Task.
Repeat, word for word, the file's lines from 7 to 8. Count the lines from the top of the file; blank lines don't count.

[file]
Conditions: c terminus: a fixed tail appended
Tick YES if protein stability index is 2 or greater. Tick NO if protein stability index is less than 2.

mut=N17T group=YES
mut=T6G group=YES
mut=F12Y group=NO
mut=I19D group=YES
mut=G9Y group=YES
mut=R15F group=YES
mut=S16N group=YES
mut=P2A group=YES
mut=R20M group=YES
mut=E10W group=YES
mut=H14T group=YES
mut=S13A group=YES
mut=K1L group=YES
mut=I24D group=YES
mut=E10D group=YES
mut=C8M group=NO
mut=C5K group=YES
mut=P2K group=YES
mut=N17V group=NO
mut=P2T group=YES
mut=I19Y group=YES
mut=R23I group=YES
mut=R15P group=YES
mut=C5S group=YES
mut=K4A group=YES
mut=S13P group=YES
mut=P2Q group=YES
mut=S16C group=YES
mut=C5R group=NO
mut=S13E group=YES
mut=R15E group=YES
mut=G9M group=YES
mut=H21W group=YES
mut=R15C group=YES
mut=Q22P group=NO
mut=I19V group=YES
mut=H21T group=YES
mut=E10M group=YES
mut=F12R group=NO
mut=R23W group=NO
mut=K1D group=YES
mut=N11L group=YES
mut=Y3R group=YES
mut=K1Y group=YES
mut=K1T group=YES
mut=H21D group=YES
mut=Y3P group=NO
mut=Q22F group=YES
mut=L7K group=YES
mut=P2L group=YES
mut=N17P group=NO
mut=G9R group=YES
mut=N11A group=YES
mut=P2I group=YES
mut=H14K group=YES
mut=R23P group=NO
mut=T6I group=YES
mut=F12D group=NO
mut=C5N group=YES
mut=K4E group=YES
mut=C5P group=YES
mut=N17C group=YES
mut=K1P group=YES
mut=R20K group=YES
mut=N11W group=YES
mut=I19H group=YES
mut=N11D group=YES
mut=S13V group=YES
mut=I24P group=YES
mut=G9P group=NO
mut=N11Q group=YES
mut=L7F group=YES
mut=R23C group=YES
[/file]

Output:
mut=G9Y group=YES
mut=R15F group=YES